By João Vale de Almeida, incoming EU Ambassador to the United Nations
In August 1415 , when the Portuguese kicked off the first wave of globalization by taking control of the north African strategic port of Ceuta, they could hardly have imagined the long-term nature and extent of the process they were launching.
A small country on the western most corner of Europe, Portugal had the merit of creating the first global network of trade routes and maritime outposts and of opening sea ways to intense exchanges of goods and people and cultures. Justified mainly by the purpose of promoting the Christian faith, Portuguese expansion was made possible, among other domestic factors, by an effective combination of forward looking planning, scientific innovation and economic rationale. Their successful breakthrough and their dominance of the global economy in most of the 15th century was followed and enhanced by further European successes at deepening and widening the economic interconnection to the rest of the world.
But we had to wait until the late 20th and early 21th centuries to live in a truly “globalized world”. With the EU and the U.S. assuming their joint economic leadership position, and with the combined effect of the end of the Cold War and internal reforms in China, we witnessed a real quantum leap forward. Unprecedented technological advances, market liberalization and political reforms came together to produce the most impressive globalization phase in our Planet’s history. In the last 30 years or so, the world became interconnected and interdependent as never before. And certainly well beyond Prince Henry the Navigator’s wildest dreams when he returned from Ceuta in August 1415 to plan new expeditions…
In the same month of August, but 600 years later almost to the day, Shanghai’s stock exchange collapsed and generated waves of turbulence and winds of concern around the World. Suddenly those who had feared the effects of a fast growing China were now wondering whether a slow growing China could be even more challenging, triggering a global recession and potentially undermining globalization.
August 1415, August 2015: this astonishing coincidence of dates is a good occasion to reflect upon globalization. Where are we and where do we want (and are able) to go?
The recent period of “hyper-globalization” is now over. The slowing down started in fact a few years ago but Shanghai’s crash, and the doubts it triggered in the markets about the sustainability of the Chinese model, could be an early sign of a new stage. Has globalization peaked? If so, should we worry about it?
The facts are clear: the latest wave of globalization lifted millions of people out of poverty, created a global middle class, provided unprecedented access to information, goods and services and changed the balance among continents. It made our world a smaller place, brought people closer together, and reduced differences between countries and cultures. Can we today even imagine leaving in a world like it was in the 70’s of the last century?
But at the same time, there is a perception that globalization has contributed to accentuating inequality and insecurity. Public opinion’s reaction to globalization is therefore mixed. While most people actively or passively support it, some are tempted to join well-orchestrated campaigns against it and others simply feel left out or even threatened in their beliefs and traditions. Many fully enjoy the elements of their daily lives which would not have existed without the core features of globalization but still blame it for the less good (real or perceived) consequences of it.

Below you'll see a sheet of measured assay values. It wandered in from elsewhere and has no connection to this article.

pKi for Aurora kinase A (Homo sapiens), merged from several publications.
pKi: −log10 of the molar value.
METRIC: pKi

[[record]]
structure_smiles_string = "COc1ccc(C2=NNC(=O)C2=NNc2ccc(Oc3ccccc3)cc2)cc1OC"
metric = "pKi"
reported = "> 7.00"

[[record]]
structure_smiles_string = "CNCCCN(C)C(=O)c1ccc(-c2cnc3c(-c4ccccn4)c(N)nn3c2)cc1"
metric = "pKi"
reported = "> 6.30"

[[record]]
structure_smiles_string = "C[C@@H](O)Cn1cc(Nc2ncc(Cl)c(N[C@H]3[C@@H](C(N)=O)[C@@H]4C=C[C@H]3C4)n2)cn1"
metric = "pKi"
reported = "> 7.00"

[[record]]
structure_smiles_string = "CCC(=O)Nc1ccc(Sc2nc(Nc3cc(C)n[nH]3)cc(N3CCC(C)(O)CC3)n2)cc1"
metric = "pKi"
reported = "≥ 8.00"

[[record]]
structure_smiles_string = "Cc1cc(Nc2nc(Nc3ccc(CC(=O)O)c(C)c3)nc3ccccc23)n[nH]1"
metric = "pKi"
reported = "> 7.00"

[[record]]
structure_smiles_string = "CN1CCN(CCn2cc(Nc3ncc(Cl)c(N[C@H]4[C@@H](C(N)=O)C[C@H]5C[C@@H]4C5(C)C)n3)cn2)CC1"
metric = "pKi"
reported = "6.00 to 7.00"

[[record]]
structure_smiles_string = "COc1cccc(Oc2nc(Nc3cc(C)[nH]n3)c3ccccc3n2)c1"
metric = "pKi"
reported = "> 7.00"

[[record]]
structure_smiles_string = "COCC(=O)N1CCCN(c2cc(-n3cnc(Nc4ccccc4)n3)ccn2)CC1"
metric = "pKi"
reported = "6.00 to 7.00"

So far, the quality of our debate about globalization has been sub-optimal. Problems begin with the actual concept, far from being consensually agreed.Then we have the performance of actors in the debate. Opponents of free trade and free societies use tools made available by the very globalization to attack its foundations; the two extremes of the political spectrum and all populists unite in condemning it for virtually all the evils in our societies. Across the aisle, supporters of globalization have been too defensive for too long and most of the time use simplistic arguments and underestimate negative perceptions.
The fact is that globalization is not as popular as it has been in the last decades. For different reasons, including a general climate of distrust towards “politics” and institutions and the impact of recession and slow growth, we could be on the verge of a sort of “global blues”.
The temptation to finger point foreign trade or migration as the source of problems, the growing concern about allegedly threatened identities and the levels of income inequality within several countries, if ignored, could lead to policy options with fatal consequences for globalization.
That is why we need to engage in a serious discussion about how we can ensure that effective global governance preserves and enhances all the benefits of globalization while addressing its less desirable effects. Action in areas like foreign policy and security, climate change, sustainable development goals and trade rules come top of a to-do list. It is a task for national governments, international organizations and institutions (with a major role for the UN and the EU), multilateral, regional and bilateral fora, as much as for civil society at large.
If not, “global blues” could come at a high price.
Compliments of E!Sharp